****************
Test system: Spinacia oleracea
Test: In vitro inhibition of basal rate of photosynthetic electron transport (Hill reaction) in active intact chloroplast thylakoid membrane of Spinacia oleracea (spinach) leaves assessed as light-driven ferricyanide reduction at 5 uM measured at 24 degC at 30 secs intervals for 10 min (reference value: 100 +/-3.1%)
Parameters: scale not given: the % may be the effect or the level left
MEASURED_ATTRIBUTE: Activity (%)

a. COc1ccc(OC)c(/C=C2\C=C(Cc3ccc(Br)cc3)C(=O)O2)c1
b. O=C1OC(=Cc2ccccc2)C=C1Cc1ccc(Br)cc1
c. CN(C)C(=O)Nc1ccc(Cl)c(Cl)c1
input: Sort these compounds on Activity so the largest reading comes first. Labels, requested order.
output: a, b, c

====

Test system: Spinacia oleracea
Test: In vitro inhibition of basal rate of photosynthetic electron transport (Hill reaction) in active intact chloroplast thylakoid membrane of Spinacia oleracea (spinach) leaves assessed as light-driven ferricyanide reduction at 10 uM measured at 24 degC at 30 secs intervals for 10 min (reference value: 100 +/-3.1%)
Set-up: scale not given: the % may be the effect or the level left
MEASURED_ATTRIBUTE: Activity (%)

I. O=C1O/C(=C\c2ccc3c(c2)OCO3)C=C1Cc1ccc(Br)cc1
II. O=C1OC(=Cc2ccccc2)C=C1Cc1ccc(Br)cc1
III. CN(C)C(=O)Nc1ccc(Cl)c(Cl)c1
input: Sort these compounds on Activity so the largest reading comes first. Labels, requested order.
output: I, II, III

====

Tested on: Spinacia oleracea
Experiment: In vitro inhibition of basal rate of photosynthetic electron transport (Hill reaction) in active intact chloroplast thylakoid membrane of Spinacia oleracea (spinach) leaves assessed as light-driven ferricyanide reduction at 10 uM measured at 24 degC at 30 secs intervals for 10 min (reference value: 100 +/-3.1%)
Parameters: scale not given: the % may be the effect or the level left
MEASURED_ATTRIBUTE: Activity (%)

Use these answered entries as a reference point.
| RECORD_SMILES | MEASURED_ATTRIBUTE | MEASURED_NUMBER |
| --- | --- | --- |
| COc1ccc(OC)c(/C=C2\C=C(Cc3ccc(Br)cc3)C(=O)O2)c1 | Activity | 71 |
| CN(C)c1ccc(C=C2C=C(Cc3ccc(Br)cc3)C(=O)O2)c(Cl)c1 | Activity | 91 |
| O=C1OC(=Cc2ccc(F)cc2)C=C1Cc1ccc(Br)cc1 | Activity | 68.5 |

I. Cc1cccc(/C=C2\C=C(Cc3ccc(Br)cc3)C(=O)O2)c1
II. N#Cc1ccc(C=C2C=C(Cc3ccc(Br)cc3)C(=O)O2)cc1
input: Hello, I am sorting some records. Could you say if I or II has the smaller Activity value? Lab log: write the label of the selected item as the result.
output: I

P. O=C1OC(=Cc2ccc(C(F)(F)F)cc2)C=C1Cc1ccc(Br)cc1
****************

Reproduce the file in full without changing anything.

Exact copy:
Test system: Spinacia oleracea
Test: In vitro inhibition of basal rate of photosynthetic electron transport (Hill reaction) in active intact chloroplast thylakoid membrane of Spinacia oleracea (spinach) leaves assessed as light-driven ferricyanide reduction at 5 uM measured at 24 degC at 30 secs intervals for 10 min (reference value: 100 +/-3.1%)
Parameters: scale not given: the % may be the effect or the level left
MEASURED_ATTRIBUTE: Activity (%)

a. COc1ccc(OC)c(/C=C2\C=C(Cc3ccc(Br)cc3)C(=O)O2)c1
b. O=C1OC(=Cc2ccccc2)C=C1Cc1ccc(Br)cc1
c. CN(C)C(=O)Nc1ccc(Cl)c(Cl)c1
input: Sort these compounds on Activity so the largest reading comes first. Labels, requested order.
output: a, b, c

====

Test system: Spinacia oleracea
Test: In vitro inhibition of basal rate of photosynthetic electron transport (Hill reaction) in active intact chloroplast thylakoid membrane of Spinacia oleracea (spinach) leaves assessed as light-driven ferricyanide reduction at 10 uM measured at 24 degC at 30 secs intervals for 10 min (reference value: 100 +/-3.1%)
Set-up: scale not given: the % may be the effect or the level left
MEASURED_ATTRIBUTE: Activity (%)

I. O=C1O/C(=C\c2ccc3c(c2)OCO3)C=C1Cc1ccc(Br)cc1
II. O=C1OC(=Cc2ccccc2)C=C1Cc1ccc(Br)cc1
III. CN(C)C(=O)Nc1ccc(Cl)c(Cl)c1
input: Sort these compounds on Activity so the largest reading comes first. Labels, requested order.
output: I, II, III

====

Tested on: Spinacia oleracea
Experiment: In vitro inhibition of basal rate of photosynthetic electron transport (Hill reaction) in active intact chloroplast thylakoid membrane of Spinacia oleracea (spinach) leaves assessed as light-driven ferricyanide reduction at 10 uM measured at 24 degC at 30 secs intervals for 10 min (reference value: 100 +/-3.1%)
Parameters: scale not given: the % may be the effect or the level left
MEASURED_ATTRIBUTE: Activity (%)

Use these answered entries as a reference point.
| RECORD_SMILES | MEASURED_ATTRIBUTE | MEASURED_NUMBER |
| --- | --- | --- |
| COc1ccc(OC)c(/C=C2\C=C(Cc3ccc(Br)cc3)C(=O)O2)c1 | Activity | 71 |
| CN(C)c1ccc(C=C2C=C(Cc3ccc(Br)cc3)C(=O)O2)c(Cl)c1 | Activity | 91 |
| O=C1OC(=Cc2ccc(F)cc2)C=C1Cc1ccc(Br)cc1 | Activity | 68.5 |

I. Cc1cccc(/C=C2\C=C(Cc3ccc(Br)cc3)C(=O)O2)c1
II. N#Cc1ccc(C=C2C=C(Cc3ccc(Br)cc3)C(=O)O2)cc1
input: Hello, I am sorting some records. Could you say if I or II has the smaller Activity value? Lab log: write the label of the selected item as the result.
output: I

P. O=C1OC(=Cc2ccc(C(F)(F)F)cc2)C=C1Cc1ccc(Br)cc1